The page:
5/387. Presence of bilateral limbal dermoids and choroidal osteomas in a family with inherited limbal dermoids.

    We report a case of bilateral limbal dermoids and bilateral choroidal osteomas in a 14-year-old girl with no extraocular anomalies. Histopathological examination of a limbal lesion confirmed the clinical diagnosis of dermoid. Computerized tomography and ultrasonography were compatible with a diagnosis of choroidal osteoma. Limbal dermoids were present in the patient's mother, in a brother with down syndrome, and in an aunt with no choroidal osteoma. The present pedigree is compatible with autosomal dominant inheritance of bilateral limbal dermoids. The same gene may be involved in the pathogenesis of ocular choristomas in same patients. ( info)

6/387. Detection of choroidal calcium by computed tomography scan quantitative computerized tomography: a clinically useful diagnostic tool.

    OBJECTIVE: Quantitative computerized tomography (QCT), a scanning method routinely used to classify tissues based on their radio density, was used to detect choroidal calcification. DESIGN: case reports. PARTICIPANTS: Two patients with known or suspected choroidal calcium-choroidal osteoma (CO) and pseudoxanthoma elasticum (PXE) and five normal control subjects were assessed. INTERVENTION: The CT scan of choroid, B-scan ultrasound, fluorescein angiography. MAIN OUTCOME MEASURES: The QCT scan used to detect the presence of calcium based on a readout greater than 90. RESULTS: calcium was detected bilaterally, as predicted, in PXE, and in both eyes of CO, although only one eye had a clinically noted lesion. No control eye gave a scale readout consistent with calcium. No findings suggestive of calcium were noted with B-scan ultrasound or fluorescein angiography in PXE or CO. CONCLUSION: The QCT can detect calcium in the choroid when B-scan ultrasonography and CT scan fine sectioning fail to identify calcium despite high clinical suspicion. ( info)

7/387. Abdominal desmoid masses in Gardner's syndrome.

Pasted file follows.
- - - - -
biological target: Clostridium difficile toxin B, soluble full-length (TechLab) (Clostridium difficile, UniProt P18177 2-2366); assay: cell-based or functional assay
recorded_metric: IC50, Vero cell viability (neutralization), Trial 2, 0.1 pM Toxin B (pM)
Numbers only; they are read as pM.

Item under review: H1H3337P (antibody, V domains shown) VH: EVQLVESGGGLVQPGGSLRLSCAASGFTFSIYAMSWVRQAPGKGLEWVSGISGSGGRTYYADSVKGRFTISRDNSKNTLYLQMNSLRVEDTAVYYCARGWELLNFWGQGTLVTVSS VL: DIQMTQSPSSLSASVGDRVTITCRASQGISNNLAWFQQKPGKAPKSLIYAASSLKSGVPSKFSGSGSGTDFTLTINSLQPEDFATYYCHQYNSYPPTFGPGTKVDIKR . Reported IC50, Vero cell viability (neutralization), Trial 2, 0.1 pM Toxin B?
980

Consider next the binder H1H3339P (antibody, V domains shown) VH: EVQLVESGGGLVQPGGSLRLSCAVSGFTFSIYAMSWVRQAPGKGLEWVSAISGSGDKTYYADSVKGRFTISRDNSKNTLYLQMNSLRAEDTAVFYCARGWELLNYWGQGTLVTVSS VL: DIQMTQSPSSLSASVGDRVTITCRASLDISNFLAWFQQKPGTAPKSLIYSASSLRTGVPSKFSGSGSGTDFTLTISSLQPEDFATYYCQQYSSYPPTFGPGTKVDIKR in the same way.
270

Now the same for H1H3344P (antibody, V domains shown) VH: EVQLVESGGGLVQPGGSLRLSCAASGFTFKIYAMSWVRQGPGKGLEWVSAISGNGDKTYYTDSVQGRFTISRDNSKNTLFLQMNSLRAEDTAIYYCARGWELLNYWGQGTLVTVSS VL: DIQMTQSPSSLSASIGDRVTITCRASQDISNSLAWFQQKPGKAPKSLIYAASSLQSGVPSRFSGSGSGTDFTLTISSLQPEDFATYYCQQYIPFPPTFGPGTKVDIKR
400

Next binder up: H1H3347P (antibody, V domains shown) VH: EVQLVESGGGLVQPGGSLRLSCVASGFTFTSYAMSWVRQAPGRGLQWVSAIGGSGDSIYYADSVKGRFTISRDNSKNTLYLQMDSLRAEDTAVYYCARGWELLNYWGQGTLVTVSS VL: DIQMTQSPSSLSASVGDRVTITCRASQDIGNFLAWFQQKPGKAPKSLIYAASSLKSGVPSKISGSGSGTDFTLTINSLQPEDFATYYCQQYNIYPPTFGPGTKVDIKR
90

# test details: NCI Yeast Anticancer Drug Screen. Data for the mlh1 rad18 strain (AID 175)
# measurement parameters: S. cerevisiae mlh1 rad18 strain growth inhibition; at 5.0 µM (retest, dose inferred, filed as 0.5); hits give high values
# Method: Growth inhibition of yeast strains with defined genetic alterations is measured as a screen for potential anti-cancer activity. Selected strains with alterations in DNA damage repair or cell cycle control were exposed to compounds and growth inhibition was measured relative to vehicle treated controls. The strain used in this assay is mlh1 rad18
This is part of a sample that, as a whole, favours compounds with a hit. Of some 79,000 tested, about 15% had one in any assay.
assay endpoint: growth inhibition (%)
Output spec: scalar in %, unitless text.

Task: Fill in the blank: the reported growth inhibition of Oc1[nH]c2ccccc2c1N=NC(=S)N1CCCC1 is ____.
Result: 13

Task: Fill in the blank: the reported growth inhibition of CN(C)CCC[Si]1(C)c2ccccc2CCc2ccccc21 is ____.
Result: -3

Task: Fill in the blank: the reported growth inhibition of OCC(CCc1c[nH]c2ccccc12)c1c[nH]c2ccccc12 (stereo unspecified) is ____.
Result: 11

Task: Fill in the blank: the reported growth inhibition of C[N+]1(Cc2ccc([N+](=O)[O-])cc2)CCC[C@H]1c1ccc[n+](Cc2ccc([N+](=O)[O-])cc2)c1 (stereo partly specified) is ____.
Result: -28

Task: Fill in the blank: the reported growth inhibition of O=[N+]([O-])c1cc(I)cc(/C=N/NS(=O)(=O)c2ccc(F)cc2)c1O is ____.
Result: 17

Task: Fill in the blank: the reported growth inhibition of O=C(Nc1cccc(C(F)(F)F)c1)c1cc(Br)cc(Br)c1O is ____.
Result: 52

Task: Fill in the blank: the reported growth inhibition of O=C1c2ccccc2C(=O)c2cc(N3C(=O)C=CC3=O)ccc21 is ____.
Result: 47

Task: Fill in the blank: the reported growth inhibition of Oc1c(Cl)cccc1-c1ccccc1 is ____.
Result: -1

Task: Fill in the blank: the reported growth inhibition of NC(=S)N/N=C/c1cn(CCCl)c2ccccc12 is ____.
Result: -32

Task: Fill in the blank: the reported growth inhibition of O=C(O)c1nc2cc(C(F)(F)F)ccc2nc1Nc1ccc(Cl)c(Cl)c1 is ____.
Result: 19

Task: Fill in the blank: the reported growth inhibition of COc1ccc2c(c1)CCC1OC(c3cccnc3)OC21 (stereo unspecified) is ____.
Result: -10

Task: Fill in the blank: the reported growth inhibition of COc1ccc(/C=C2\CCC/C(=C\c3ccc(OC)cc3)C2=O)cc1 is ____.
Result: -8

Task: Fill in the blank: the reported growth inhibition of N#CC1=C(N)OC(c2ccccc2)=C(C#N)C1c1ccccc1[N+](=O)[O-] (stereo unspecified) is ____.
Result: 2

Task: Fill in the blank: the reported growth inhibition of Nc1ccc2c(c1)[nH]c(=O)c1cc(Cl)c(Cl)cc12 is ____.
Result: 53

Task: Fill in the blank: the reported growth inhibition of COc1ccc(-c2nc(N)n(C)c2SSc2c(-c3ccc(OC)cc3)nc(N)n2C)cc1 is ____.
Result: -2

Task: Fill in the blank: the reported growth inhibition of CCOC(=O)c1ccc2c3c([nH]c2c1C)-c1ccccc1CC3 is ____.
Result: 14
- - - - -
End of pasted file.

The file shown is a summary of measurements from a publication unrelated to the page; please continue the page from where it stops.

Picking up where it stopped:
Abdominal masses, "desmoid tumors," occur in approximately 4% of patients with Gardner's Syndrome, usually 1--3 years after total colectomy. Histologic sections usually resemble those of an infiltrating fibrous tumour, a desmoid lesion. The radiographic pattern may be similar to any diffuse abdominal retroperitoneal tumor, metastatic disease, lymphoma, or possibly retractile mesenteritis. The clinical setting usually differentiates these entities. ( info)

8/387. Cochleo-vestibular manifestations of jugular foramen pathologies.

    patients presenting pathologies of the jugular foramen are presented, for whom the main symptoms are of cochleo-vestibular nature. A classification of the various pathologies is attempted, the anatomy reviewed and hypotheses capable of producing the symptom elaborated. ( info)

9/387. Unusual radiological appearance of a skull osteoma.

    A 24-year-old woman presented with a 7-week history of headache and left frontal scalp swelling. A plain radiograph and CT demonstrated a 2-cm lytic lesion in the frontal bone which was excised via craniotomy. histology showed this to be an osteoma. Osteomas very rarely, if ever, appear as lytic lesions. The differential and radiological diagnoses are discussed. ( info)

10/387. A giant intracranial mucocele associated with an orbitoethmoidal osteoma. Case report.

    The authors present a rare case of a giant intracranial mucocele associated with an orbitoethmoidal osteoma in a patient suffering from a generalized convulsive disorder. The broad pedicle of the osteoma had penetrated the cribriform plate and extended intracranially to form a nodular mass in the olfactory groove. The intracranial portion of the osteoma was surrounded by a mucocele. Both the cyst wall and multilayered intracystic septations of the mucocele were indented by layers of the osteoma. Although the extracranial portion adhered to the mucosa of the ethmoidal sinus, there were no signs of sinus obstruction. No direct communication other than the osteoma was identified between the mucocele and the ethmoidal mucosa. The large cerebral defect, which the mucocele occupied, communicated directly with the lateral ventricle without any intervening membranous structures. A frontal craniotomy is recommended for exposure of the lesion and plastic repair of the dural defect. ( info)